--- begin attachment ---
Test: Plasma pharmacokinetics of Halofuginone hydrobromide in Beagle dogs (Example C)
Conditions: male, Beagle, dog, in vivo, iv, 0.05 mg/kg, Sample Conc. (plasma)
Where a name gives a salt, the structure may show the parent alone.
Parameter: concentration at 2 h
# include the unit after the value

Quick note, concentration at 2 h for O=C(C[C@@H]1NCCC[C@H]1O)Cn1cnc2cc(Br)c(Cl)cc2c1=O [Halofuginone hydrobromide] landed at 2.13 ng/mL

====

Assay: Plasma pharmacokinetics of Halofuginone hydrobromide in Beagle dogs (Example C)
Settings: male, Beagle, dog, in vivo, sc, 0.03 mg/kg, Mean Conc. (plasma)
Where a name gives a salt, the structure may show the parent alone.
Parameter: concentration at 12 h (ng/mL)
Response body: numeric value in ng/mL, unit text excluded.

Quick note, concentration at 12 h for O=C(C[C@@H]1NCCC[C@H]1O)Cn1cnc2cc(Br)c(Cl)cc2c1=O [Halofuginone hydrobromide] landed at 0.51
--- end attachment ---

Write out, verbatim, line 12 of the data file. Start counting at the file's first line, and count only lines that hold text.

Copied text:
Response body: numeric value in ng/mL, unit text excluded.